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On The Press

Few bottles of champagne were opened when the newspaper sales figures emerged on Friday. It was not, in general, a day when chief executives called editors into their offices for a ritual round of mutual congratulation. The numbers were not good.

Total newspaper sales have been in decline for years now, and those who take their conversations gloomy (journalists have that tendency) have been predicting the end for a long time. This is one of those months when they will make more noise about the death of newspapers. Already I have read one online column by a commentator who says the dream of a world full of serious newspapers selling more and more copies is over.

I take a different view. The world is changing, of course, but it is not changing so fast that we are near the point where little Annie is asking "What's a newspaper, mummy?"

But first the messages of the June circulation figures. There was hope in some quarters that the World Cup would help, with England's breathtaking performances drawing fans by the thousand to the newsagent to read yet more about what they had seen last night. Pity about the England performances. There were one or two spikes - like England's exit from the competition - but this seldom translated into more than a few thousand extra sales.

It is not unusual for newspapers to sell fewer copies in June than May so I prefer to look at year-on-year comparisons. Not that this presents a much more cheerful picture, but it is better to base one's gloom on more reliable data. Of all the daily papers, in every section of the market, only the Financial Times and The Guardian sold more copies in June of this year than last, the latter having been through its format change less than a year ago and still reaping the benefits.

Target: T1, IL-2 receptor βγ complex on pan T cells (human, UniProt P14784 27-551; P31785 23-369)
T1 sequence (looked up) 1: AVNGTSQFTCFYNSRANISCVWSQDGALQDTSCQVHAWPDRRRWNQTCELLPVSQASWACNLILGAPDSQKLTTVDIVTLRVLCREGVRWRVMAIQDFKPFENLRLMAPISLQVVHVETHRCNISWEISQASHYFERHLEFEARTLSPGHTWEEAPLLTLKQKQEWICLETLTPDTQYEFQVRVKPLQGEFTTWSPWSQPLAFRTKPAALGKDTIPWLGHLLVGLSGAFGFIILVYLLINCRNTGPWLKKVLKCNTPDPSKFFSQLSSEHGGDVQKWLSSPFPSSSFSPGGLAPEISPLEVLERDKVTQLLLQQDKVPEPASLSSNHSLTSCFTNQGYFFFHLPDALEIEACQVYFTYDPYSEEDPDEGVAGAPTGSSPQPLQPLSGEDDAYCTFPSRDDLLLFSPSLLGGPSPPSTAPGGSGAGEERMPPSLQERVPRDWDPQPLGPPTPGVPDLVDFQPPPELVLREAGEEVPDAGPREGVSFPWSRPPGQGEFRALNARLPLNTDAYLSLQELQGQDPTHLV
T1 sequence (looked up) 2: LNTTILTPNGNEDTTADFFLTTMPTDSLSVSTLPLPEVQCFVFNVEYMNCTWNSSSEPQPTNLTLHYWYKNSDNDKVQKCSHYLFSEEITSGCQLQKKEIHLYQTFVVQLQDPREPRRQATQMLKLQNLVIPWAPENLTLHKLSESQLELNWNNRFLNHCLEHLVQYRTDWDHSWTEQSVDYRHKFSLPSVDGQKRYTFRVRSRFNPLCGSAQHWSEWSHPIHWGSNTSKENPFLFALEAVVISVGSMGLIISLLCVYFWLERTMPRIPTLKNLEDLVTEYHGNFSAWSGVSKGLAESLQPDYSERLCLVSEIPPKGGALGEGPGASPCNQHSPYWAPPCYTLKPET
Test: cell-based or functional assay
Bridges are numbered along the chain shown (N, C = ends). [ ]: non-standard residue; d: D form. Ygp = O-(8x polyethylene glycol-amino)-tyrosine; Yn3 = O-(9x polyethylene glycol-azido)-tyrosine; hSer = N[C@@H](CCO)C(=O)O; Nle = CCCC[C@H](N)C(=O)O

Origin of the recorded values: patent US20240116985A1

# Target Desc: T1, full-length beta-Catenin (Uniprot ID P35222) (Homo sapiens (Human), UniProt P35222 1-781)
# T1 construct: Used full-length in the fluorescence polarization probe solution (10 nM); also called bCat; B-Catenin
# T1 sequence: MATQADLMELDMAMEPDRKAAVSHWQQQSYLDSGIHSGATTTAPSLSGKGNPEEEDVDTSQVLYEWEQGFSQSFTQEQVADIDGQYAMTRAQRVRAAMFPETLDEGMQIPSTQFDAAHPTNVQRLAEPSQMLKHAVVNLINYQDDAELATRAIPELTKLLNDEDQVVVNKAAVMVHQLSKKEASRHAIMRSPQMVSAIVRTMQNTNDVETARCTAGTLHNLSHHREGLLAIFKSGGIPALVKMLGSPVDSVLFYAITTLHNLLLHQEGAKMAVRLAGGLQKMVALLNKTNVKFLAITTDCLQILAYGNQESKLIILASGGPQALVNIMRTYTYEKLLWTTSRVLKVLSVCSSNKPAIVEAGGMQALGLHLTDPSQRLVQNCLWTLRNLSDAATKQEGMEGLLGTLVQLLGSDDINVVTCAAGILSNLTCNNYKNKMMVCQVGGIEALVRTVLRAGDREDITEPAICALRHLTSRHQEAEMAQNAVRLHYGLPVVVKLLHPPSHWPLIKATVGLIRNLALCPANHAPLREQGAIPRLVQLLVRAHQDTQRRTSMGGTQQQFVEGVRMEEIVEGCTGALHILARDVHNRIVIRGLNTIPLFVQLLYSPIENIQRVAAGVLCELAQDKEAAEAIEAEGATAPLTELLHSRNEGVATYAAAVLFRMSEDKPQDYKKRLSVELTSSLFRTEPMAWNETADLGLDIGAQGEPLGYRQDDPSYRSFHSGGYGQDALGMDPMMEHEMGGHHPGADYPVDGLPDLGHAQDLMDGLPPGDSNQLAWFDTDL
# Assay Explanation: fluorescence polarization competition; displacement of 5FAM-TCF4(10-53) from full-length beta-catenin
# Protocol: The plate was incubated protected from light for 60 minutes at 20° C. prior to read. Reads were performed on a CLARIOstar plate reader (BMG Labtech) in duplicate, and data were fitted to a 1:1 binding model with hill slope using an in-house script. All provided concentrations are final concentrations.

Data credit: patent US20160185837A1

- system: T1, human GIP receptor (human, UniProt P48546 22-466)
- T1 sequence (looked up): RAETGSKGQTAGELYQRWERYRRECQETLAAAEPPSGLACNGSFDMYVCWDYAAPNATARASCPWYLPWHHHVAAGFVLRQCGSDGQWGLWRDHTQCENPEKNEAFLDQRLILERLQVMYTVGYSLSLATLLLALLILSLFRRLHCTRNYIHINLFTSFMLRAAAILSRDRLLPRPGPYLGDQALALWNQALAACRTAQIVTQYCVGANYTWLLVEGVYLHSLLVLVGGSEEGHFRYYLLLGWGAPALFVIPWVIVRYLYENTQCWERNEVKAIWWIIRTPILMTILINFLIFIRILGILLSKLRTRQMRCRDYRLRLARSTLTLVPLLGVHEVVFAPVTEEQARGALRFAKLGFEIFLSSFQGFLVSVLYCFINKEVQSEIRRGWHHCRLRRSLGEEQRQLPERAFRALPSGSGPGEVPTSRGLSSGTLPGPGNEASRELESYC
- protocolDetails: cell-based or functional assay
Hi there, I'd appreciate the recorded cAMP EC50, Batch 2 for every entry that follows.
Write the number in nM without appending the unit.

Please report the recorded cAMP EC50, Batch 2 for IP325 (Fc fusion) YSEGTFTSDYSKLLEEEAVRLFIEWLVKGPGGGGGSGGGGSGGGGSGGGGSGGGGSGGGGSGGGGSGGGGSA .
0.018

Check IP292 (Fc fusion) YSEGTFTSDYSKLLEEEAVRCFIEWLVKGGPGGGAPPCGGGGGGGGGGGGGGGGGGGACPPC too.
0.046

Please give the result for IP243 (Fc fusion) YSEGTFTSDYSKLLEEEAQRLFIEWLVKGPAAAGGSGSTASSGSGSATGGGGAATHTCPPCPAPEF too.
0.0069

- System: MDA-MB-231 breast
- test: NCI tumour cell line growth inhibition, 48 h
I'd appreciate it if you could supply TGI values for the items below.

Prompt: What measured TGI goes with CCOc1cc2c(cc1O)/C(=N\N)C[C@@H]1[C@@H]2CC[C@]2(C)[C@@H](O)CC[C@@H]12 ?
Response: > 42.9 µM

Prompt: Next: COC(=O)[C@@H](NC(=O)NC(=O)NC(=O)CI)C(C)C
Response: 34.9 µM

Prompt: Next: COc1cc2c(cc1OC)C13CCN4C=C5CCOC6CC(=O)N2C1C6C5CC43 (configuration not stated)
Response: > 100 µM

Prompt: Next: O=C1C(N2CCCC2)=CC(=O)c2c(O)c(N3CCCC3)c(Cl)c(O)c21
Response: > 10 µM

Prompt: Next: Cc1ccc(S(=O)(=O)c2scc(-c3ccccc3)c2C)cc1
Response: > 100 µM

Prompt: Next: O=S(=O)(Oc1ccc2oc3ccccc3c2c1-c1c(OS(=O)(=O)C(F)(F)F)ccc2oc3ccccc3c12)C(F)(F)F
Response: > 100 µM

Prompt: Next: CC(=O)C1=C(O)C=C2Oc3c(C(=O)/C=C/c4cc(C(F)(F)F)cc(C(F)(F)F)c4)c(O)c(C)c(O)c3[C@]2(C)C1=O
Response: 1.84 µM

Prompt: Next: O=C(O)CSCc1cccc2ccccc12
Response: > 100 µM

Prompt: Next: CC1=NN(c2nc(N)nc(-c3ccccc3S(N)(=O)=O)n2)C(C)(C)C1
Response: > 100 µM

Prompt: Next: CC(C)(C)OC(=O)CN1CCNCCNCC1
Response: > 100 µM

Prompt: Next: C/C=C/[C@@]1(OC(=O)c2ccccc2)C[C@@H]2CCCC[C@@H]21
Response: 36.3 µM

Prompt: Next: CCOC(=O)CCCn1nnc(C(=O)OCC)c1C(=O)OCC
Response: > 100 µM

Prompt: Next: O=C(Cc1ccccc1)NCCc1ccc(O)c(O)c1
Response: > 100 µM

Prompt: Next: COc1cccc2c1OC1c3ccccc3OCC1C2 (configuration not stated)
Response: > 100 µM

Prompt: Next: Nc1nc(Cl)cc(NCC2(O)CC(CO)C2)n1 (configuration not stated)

Its Sunday stablemate, The Observer, together with The Independent on Sunday (both also still feeling the positive effects of a reduction in size) and The Mail on Sunday are the only Sunday titles to have gained sale.

Everywhere else are minus signs. One area of the market where publishers should be most worried is the Sunday tabloid sector. The People has been haemorrhaging sale for some time and continues the trend by losing more than 10 per cent since June last year. The Sunday Mirror is another of the big losers. It does not help Trinity Mirror that it owns both titles. The News of the World drifts on down.

Richard Desmond's Express and Star titles continue to lose sales both daily and Sunday. It is true that they have been reducing bulk sales (low price to airlines and hotels), but this excuse is running out of time.

The Daily Mail and The Mail on Sunday, had a good month, apparently arresting some recent slippage. The pair have been spending heavily on the promotional add-ons like DVDs, CDs and books, but then they always do. The language courses - a good idea copied from the Independent titles - have proved very popular.

It is suggested that sales generated by other than journalistic means - the add-ons, the price cutting, bulks and subscription sales, the crockery, air and rail tickets and all the other promotional ruses - are phoney. I don't think we can see it this way any more. While it remains true that additional sales gained through the promotional route seldom stick, and that the most reliable buyers of a newspaper are those who enjoy reading it, a sale is a sale. There is nothing new about inducements to buy newspapers - such devices were employed throughout the last century. And we don't think "two for one" makes the packet of sausages dangerous.

Newspapers have always lived in a ruthlessly competitive market, and so it remains. It is perhaps even more so today because it is a declining market and the competition is so much more than just other newspapers. It is still a profitable market, even if some of the publishers seem to be rushing around in confusion, clutching on to the latest trend, buying any website on the market, seeking to publish on anything from a wristwatch to a car door.

Online news is a wonderful addition to our range of sources, and will be there in some form for ever, just like radio, TV and newspapers. I don't myself want news on my mobile. Actually I don't think many do - information, like goals, yes; news headlines, no.

While we're at it, how many times have you, or anyone you know, ever listened to a newspaper podcast? I am particularly interested in replies from those who do not work in the media.

Peter Cole is professor of journalism at the University of Sheffield

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